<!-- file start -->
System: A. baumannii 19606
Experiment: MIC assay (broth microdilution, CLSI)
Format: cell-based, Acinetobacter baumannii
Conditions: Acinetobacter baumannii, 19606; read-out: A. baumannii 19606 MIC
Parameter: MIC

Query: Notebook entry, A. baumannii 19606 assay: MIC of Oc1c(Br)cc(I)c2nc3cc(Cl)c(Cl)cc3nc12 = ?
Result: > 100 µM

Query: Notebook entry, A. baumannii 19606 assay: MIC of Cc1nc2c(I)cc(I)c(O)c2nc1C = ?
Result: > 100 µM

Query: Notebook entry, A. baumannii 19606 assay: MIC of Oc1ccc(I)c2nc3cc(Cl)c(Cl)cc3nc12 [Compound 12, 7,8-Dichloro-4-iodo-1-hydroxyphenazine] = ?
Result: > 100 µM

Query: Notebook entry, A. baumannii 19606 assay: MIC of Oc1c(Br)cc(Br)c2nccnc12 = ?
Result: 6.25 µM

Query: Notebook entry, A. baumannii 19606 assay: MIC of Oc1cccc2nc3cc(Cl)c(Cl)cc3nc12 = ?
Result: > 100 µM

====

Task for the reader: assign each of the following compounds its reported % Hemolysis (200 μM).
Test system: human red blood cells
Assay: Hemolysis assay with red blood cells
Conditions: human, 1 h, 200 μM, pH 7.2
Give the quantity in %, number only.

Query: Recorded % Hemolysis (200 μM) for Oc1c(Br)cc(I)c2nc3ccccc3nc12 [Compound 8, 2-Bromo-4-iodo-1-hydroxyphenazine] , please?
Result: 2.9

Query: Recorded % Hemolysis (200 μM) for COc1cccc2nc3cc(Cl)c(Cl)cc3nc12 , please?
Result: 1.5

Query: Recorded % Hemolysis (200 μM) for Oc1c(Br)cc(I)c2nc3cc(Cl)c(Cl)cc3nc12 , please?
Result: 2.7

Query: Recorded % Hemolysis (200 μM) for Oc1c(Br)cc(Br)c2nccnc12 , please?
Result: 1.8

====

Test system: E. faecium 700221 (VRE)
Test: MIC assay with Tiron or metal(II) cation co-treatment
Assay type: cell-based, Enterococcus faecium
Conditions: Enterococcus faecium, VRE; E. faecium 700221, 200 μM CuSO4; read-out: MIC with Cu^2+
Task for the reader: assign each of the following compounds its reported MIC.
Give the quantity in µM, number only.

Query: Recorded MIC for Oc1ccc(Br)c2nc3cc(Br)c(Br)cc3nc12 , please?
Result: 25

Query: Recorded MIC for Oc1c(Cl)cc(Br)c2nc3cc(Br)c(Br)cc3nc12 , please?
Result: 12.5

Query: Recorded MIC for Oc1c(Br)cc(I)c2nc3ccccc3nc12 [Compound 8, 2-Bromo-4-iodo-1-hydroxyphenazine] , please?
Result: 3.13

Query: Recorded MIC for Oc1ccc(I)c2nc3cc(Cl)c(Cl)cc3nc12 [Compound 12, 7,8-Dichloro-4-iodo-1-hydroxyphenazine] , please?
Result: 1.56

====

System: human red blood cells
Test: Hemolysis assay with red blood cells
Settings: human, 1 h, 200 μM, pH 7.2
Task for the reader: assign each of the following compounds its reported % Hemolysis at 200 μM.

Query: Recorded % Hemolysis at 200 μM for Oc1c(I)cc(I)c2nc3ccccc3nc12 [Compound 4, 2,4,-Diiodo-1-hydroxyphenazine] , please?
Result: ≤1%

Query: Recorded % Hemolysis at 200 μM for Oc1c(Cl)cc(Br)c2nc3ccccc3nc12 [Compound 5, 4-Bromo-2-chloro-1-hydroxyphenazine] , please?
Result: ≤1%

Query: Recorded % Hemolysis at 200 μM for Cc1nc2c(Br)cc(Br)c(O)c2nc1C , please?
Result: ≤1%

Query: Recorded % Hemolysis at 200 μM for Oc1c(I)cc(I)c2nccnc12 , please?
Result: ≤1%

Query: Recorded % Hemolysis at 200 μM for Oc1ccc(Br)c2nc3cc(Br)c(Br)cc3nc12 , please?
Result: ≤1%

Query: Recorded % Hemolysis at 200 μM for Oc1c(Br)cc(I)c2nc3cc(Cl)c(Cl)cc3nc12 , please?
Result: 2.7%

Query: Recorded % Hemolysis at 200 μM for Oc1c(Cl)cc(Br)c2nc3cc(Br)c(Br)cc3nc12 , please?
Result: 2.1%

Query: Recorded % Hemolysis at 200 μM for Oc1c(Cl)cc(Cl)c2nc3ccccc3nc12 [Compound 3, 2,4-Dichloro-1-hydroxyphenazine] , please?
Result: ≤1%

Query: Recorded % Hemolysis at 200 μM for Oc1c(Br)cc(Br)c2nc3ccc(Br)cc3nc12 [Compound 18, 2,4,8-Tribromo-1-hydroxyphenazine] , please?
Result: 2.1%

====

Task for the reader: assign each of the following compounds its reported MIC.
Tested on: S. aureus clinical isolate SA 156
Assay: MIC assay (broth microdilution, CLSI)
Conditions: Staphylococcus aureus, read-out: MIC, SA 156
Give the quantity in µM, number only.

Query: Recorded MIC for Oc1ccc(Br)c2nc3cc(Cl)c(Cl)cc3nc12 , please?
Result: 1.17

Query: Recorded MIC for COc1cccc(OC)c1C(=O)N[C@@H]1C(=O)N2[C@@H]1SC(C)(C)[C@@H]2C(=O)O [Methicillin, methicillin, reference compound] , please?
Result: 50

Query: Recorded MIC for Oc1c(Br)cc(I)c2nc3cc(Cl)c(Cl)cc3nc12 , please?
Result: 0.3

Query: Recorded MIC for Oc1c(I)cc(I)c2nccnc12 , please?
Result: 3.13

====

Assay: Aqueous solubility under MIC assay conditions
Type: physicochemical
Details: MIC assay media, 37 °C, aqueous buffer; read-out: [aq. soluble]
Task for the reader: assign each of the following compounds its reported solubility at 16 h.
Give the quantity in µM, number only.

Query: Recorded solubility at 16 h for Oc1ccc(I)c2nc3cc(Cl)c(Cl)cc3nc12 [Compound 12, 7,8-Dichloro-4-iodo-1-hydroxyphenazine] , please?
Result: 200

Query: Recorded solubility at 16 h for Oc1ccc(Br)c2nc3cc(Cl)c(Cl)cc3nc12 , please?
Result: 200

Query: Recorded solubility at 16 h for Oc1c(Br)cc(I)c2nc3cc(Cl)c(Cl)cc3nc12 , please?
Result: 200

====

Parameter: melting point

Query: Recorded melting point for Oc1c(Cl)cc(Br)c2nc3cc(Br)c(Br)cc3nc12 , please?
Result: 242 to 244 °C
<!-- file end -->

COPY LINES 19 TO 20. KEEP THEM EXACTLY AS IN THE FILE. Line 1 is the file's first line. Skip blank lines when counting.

Assay: Hemolysis assay with red blood cells
Conditions: human, 1 h, 200 μM, pH 7.2